Monday, May 25

A Lamb in our Garage

So when your husband buys a few trailer loads of dismantled barn wood from a couple that's moving out of the area and they offer you something *free* in the deal - say yes. Yes! Yes! Yes!


That is how Barley came to live in our gargage. He is about a month old and I have no idea what kind of lamb he is other than the "sweet cute kind that will end up in my freezer come fall and hopefully donate some wool before then" kind.


He is still bottle fed and follows people around the yard baaaa-ing and baaaa-ing. We borrowed a calf bottle from our farmer friend and need to dock his tail next. So far though, he is amazingly easy to keep so perhaps there will be a few more lambs around here next year if this goes well.



12 comments:

Alison said...

Oh, wow! Are you going to be fencing in a pasture for him?

Granny said...

As I said in the other post, I've been reading up on sheep breeds all week, trying for the best choice on this year's feeder lambs. We have one of the three left from last year and he is a real sweetheart but VERY lonely. He is getting a visit from the sheep shearer on Thursday and then, perhaps, there will be room in the freezer. Maybe. He sure is a sweetie. He is a Tunis cross. They are known as the redheads of the sheep (very appealing to me). With it's hanging ears and red look to his face and legs, I wonder if yours is a Tunis cross? For the lovely gray that he is right now, perhaps Romney or Corriedale?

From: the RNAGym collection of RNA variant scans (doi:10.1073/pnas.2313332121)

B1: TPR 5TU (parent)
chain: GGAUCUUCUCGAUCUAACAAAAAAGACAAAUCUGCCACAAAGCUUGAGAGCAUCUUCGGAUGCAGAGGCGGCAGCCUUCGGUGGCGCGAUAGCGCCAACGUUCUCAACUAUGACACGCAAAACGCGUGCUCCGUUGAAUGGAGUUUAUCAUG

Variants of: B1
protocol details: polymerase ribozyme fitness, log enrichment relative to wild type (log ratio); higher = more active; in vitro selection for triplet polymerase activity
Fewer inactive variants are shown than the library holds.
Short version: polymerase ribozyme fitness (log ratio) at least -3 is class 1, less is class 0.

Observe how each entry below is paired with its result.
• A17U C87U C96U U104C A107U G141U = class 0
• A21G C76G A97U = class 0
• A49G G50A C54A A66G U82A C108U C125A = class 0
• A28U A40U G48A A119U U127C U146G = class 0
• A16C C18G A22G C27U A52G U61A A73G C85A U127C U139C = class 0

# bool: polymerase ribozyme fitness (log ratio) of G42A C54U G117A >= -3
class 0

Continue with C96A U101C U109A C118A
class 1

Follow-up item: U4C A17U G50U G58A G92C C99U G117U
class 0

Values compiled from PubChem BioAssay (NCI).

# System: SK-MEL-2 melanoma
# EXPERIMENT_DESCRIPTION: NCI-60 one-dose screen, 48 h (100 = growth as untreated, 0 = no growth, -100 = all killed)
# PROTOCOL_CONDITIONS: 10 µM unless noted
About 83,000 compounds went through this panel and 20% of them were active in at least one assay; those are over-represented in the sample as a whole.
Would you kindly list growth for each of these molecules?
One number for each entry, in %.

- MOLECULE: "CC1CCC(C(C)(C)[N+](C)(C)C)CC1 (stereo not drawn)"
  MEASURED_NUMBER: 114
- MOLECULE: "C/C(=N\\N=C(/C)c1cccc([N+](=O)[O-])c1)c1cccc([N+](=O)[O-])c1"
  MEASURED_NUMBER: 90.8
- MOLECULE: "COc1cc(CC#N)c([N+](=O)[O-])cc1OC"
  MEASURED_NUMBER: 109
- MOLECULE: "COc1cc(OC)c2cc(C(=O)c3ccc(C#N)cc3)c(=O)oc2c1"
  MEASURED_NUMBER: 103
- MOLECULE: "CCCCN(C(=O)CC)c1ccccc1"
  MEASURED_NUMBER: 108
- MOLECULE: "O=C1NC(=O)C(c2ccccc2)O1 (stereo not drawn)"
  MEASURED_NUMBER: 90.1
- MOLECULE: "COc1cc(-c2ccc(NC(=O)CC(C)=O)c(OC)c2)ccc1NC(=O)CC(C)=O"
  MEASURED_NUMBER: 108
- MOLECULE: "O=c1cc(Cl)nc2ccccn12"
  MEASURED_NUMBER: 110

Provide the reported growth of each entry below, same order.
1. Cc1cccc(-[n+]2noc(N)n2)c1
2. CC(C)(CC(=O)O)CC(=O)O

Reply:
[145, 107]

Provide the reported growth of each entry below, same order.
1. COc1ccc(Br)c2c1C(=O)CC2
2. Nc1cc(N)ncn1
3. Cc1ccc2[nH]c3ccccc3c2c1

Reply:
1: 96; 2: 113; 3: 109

When you band his tale, will you, um, band anything else?
If you can, you might want to get him a friend. Ours definitely did better together and it wasn't any more work. For the healthiest meat a pasture based diet is best (after the bottle time), but you might want to give him a small handful of grain (I use chicken scratch) each night, preferably rattling it around in a pan. Having a trick like that might come in handy if he gets loose.
Well, that's a lot of unsolicited advice but you can always delete the comment :) We've really enjoyed our lambs and are looking to get a black tunis/romney baby girl this year. Perhaps we'll have our own lambs next year!

Leslie said...

what a sweet little lamb...my kids dream of having their own farm animals. Yours must be in heaven!!

Katie said...

Sean told me I'm not invited for soup. I am totally fine with that. ;)

Hannah said...

Alison, he's on a loooong leash and as long as that is working for us we'll continue it. I like that we can rotate his location this way too.

Granny, thanks for all the info. I need to read up more on sheep. I'd love to get another lamb. He's already been banded below :) and has a lovely temperament. He's been taking some of the chicken feed and loves dandelions and cut grass too. In another week I think he'll be ready to be weaned.

Kate - no soup? How about shish kabobs Symeons style?

Diane said...

He's looking pretty stinkin' cute.

Joy said...

How cute! I love sheep! Congrats on a new lamb!
Joy

Ways of Zion said...

adorable....and oh so yummy! we had lamb Sunday!

Katie said...

Hmm...perchance if I do not meet Barley alive....and our first encounter is at the dinner table...I may then be able to eat him. Perchance. No promises. He is awfully cute.

Mindy said...

I plundered around your blog this evening and found a multitude of useful, encouraging information. I will visit again soon.

Jen said...

Our pals in Montana had three lambs in their very suburban yard, and they were just fine. Although, they had to walk them up and down the mountain on leashes in order to get them enough excercise.

I've thought it would be great to raise our own lambs-- but, I don't think I'd be able to seperate the cuteness from it being on my plate....

Patton's With Passion said...

I had no idea their tails got docked. How neat to have a lamb!